The Real Reason Apple Made the iPhone SE So Cheap
Over the past few years, Apple has methodically pivoted its business strategy away from getting you to replace your iPhone as frequently as possible. Instead, it’s maximizing the money it makes in a different way: selling you subscription services and accessories that work with the iPhone.
The recently updated iPhone SE is a prime example of that new strategy in action.
Released earlier this month, the iPhone SE starts at $399 for the 64 GB model. Compared to the iPhone XR and XS, which start at $749 and $999, respectively, that’s extremely affordable. But the services you’ll want to access through the phone are not.
Apple has slowly devised new ways to lock people into its ecosystem. In the past year alone, the company launched Apple Arcade, a game subscription service, for $4.99 per month; Apple TV+, its premium TV streaming service, also $4.99 per month; and News+, at $9.99 per month.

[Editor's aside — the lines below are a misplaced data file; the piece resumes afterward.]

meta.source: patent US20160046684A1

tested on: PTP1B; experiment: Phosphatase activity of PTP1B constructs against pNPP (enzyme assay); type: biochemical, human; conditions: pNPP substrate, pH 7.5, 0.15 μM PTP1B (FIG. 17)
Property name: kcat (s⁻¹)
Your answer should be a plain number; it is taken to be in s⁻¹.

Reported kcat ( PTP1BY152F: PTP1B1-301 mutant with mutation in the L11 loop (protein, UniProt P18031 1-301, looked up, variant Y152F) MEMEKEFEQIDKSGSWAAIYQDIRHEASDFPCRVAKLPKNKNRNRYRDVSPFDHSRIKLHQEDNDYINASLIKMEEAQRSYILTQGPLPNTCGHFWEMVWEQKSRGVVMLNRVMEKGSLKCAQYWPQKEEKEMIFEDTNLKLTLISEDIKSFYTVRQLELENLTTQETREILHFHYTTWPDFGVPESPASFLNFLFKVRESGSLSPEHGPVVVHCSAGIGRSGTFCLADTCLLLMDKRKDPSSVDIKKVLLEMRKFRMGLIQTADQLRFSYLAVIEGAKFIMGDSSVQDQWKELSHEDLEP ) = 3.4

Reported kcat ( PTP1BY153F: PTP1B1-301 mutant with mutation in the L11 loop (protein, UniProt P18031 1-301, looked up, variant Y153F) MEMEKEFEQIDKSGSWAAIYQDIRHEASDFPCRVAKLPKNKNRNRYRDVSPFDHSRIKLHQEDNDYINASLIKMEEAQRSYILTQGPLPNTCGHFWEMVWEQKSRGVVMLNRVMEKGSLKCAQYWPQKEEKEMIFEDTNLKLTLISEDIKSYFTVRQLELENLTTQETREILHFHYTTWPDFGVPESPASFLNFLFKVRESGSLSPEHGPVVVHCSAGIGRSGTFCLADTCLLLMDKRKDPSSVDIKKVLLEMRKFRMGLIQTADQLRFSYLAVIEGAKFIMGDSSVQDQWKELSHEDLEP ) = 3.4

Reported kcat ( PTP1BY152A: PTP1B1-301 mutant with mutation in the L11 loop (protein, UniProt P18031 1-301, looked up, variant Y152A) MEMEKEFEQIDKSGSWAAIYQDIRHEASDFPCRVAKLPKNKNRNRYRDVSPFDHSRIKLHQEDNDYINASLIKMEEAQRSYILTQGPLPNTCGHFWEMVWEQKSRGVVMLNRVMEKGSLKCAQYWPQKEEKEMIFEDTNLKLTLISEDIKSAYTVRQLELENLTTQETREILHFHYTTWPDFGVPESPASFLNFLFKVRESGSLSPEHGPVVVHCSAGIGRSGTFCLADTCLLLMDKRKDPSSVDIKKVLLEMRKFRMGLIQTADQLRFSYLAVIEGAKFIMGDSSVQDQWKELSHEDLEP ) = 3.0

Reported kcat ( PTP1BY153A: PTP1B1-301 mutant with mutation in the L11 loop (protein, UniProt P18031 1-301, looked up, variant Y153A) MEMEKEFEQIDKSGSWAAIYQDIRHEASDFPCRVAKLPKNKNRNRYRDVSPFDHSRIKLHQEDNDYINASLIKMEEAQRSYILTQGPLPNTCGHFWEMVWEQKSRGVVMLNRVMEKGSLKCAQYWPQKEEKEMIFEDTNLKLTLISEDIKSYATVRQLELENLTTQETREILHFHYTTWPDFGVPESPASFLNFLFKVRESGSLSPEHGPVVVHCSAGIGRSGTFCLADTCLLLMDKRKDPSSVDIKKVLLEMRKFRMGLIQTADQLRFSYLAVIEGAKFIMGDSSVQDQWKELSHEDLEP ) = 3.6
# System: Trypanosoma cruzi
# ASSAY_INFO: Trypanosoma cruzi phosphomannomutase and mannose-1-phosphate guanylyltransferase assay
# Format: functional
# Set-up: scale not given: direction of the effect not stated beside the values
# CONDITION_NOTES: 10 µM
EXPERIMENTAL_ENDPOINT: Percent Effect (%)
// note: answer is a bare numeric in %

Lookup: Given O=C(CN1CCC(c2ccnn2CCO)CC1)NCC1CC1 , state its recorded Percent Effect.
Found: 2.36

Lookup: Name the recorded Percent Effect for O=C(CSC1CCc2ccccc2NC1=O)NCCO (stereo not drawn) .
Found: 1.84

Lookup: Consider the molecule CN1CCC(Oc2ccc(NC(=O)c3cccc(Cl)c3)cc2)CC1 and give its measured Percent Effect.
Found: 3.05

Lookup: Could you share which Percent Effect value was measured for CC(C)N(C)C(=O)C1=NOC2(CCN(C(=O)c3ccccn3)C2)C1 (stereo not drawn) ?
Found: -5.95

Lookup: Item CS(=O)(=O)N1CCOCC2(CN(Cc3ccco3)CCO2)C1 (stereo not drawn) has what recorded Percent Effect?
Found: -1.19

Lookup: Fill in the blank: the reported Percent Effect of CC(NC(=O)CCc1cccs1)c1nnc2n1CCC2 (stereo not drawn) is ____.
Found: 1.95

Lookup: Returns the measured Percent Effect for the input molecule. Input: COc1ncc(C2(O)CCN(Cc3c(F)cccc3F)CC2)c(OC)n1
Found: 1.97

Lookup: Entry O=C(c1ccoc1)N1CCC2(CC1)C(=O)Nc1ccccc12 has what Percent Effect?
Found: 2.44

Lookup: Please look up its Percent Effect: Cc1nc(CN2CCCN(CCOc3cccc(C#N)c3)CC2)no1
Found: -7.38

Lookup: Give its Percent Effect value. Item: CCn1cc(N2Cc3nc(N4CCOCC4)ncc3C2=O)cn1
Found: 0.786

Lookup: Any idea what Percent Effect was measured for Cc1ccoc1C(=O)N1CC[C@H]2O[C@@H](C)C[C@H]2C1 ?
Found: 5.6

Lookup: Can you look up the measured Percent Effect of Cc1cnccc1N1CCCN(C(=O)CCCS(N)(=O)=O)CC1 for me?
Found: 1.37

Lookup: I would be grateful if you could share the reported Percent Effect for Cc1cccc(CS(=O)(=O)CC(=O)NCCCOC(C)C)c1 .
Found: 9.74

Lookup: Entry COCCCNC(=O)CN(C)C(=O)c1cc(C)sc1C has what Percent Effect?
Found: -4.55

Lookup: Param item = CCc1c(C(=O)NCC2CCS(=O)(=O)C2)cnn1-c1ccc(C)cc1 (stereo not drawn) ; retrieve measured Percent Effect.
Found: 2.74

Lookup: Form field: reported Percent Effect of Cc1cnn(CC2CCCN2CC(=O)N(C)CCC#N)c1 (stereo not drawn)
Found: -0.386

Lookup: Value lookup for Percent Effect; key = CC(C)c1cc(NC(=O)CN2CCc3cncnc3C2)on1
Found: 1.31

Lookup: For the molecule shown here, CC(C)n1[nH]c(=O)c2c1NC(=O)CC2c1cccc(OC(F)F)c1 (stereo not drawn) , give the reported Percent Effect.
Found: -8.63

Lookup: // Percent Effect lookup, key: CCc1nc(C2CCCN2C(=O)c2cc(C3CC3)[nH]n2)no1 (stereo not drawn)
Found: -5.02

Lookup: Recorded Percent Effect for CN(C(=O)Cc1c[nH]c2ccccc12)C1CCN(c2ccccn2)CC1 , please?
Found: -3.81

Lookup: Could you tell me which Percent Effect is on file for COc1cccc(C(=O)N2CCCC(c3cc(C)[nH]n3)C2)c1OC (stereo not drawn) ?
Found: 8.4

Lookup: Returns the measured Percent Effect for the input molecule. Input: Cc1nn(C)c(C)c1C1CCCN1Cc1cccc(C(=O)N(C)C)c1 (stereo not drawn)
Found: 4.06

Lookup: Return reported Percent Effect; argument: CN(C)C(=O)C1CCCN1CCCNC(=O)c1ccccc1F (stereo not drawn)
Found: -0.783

That’s on top of the services the company already offered, like iCloud storage, which ranges from $0.99 to $9.99 per month for an additional 1 TB of cloud storage; Apple Music, at $9.99 per month; and AppleCare insurance, which comes in at $7.99 per month for the iPhone SE.
Those smaller costs amount to one fairly substantial monthly bill — subscribe to all of them and you’ll pay at least $39. Apple has also encouraged people to use its iPhone Upgrade Program, which promises the latest and greatest iPhone every year in exchange for a monthly fee, starting at an oddly specific $35.33 per month. The SE isn’t offered in the upgrade program, but it is part of the same plan of building in extra spending opportunities around the iPhone rather than in it.
Selling a cheap phone like the iPhone SE gives more people the opportunity to spend their money every month on these services. It is the engine that prints more money: Apple gets you in the door to its ecosystem and has guaranteed, unfettered access to your attention (and wallet) until you buy your next device. In that time, it’s likely that you’ll subscribe to at least one of these services, if not more.
And if Apple doesn’t hook you on subscriptions, the company will likely upsell…